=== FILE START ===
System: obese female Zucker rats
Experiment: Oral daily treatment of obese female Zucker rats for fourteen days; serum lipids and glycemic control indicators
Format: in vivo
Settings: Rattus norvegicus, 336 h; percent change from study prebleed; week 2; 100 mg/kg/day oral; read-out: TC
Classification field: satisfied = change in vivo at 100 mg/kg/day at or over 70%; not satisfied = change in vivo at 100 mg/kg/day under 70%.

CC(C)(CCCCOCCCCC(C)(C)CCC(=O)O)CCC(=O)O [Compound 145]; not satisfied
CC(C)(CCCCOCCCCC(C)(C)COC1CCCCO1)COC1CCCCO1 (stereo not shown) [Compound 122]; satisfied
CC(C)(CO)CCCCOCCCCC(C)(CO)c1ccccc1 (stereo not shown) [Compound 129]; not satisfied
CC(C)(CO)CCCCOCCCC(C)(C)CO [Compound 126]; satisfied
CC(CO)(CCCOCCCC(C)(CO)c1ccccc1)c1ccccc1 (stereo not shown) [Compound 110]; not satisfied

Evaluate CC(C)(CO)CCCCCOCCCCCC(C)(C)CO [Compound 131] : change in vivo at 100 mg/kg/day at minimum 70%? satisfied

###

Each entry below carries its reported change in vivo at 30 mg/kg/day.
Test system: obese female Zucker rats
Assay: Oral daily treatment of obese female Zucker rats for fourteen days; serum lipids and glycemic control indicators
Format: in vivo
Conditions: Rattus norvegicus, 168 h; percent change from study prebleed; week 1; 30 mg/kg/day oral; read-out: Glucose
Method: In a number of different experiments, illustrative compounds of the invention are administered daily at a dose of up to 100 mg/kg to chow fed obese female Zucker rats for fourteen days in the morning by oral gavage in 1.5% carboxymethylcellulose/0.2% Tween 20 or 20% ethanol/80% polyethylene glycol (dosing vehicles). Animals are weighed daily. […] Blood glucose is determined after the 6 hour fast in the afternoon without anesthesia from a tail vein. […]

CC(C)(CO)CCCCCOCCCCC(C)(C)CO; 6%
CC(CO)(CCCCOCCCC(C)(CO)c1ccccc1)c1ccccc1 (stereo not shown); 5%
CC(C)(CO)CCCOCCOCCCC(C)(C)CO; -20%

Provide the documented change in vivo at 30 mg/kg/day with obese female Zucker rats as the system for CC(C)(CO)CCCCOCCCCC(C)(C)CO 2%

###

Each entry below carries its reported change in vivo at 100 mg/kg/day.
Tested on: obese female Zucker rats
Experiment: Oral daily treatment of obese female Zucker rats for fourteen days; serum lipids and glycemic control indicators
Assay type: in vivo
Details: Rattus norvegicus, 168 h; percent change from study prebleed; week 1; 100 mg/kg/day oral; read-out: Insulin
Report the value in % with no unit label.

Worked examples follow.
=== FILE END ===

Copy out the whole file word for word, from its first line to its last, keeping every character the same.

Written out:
System: obese female Zucker rats
Experiment: Oral daily treatment of obese female Zucker rats for fourteen days; serum lipids and glycemic control indicators
Format: in vivo
Settings: Rattus norvegicus, 336 h; percent change from study prebleed; week 2; 100 mg/kg/day oral; read-out: TC
Classification field: satisfied = change in vivo at 100 mg/kg/day at or over 70%; not satisfied = change in vivo at 100 mg/kg/day under 70%.

CC(C)(CCCCOCCCCC(C)(C)CCC(=O)O)CCC(=O)O [Compound 145]; not satisfied
CC(C)(CCCCOCCCCC(C)(C)COC1CCCCO1)COC1CCCCO1 (stereo not shown) [Compound 122]; satisfied
CC(C)(CO)CCCCOCCCCC(C)(CO)c1ccccc1 (stereo not shown) [Compound 129]; not satisfied
CC(C)(CO)CCCCOCCCC(C)(C)CO [Compound 126]; satisfied
CC(CO)(CCCOCCCC(C)(CO)c1ccccc1)c1ccccc1 (stereo not shown) [Compound 110]; not satisfied

Evaluate CC(C)(CO)CCCCCOCCCCCC(C)(C)CO [Compound 131] : change in vivo at 100 mg/kg/day at minimum 70%? satisfied

###

Each entry below carries its reported change in vivo at 30 mg/kg/day.
Test system: obese female Zucker rats
Assay: Oral daily treatment of obese female Zucker rats for fourteen days; serum lipids and glycemic control indicators
Format: in vivo
Conditions: Rattus norvegicus, 168 h; percent change from study prebleed; week 1; 30 mg/kg/day oral; read-out: Glucose
Method: In a number of different experiments, illustrative compounds of the invention are administered daily at a dose of up to 100 mg/kg to chow fed obese female Zucker rats for fourteen days in the morning by oral gavage in 1.5% carboxymethylcellulose/0.2% Tween 20 or 20% ethanol/80% polyethylene glycol (dosing vehicles). Animals are weighed daily. […] Blood glucose is determined after the 6 hour fast in the afternoon without anesthesia from a tail vein. […]

CC(C)(CO)CCCCCOCCCCC(C)(C)CO; 6%
CC(CO)(CCCCOCCCC(C)(CO)c1ccccc1)c1ccccc1 (stereo not shown); 5%
CC(C)(CO)CCCOCCOCCCC(C)(C)CO; -20%

Provide the documented change in vivo at 30 mg/kg/day with obese female Zucker rats as the system for CC(C)(CO)CCCCOCCCCC(C)(C)CO 2%

###

Each entry below carries its reported change in vivo at 100 mg/kg/day.
Tested on: obese female Zucker rats
Experiment: Oral daily treatment of obese female Zucker rats for fourteen days; serum lipids and glycemic control indicators
Assay type: in vivo
Details: Rattus norvegicus, 168 h; percent change from study prebleed; week 1; 100 mg/kg/day oral; read-out: Insulin
Report the value in % with no unit label.

Worked examples follow.